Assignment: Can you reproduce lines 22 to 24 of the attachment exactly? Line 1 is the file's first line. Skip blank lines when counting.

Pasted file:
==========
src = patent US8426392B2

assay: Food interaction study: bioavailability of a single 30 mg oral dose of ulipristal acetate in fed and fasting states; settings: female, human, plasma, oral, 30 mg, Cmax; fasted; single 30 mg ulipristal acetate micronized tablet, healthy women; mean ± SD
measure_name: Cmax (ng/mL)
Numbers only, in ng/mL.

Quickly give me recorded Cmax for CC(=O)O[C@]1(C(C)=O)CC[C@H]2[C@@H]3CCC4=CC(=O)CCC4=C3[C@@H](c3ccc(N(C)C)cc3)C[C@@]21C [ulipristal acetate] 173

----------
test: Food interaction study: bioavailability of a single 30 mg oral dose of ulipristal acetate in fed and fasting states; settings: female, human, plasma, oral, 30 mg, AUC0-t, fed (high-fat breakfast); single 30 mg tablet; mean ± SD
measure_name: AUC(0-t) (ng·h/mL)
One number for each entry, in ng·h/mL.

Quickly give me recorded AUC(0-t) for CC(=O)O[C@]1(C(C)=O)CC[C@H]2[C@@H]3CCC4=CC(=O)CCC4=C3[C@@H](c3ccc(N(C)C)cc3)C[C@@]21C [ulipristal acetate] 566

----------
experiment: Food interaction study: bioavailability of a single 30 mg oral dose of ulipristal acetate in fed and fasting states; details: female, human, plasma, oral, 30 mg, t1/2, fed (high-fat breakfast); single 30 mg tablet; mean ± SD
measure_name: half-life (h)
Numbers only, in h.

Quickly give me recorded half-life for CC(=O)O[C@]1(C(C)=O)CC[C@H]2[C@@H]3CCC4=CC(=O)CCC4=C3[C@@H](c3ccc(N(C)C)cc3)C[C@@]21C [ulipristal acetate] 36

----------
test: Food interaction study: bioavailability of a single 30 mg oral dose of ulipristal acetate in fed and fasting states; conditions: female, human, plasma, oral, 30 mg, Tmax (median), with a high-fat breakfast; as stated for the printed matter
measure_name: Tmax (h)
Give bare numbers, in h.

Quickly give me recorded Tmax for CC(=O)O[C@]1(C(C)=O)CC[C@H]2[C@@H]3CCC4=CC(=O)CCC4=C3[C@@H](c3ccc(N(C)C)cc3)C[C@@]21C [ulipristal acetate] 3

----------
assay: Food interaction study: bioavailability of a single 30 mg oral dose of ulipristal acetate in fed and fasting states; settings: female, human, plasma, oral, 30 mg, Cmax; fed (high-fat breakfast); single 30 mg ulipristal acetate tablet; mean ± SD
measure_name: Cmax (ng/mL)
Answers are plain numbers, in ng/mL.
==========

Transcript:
assay: Food interaction study: bioavailability of a single 30 mg oral dose of ulipristal acetate in fed and fasting states; settings: female, human, plasma, oral, 30 mg, Cmax; fed (high-fat breakfast); single 30 mg ulipristal acetate tablet; mean ± SD
measure_name: Cmax (ng/mL)
Answers are plain numbers, in ng/mL.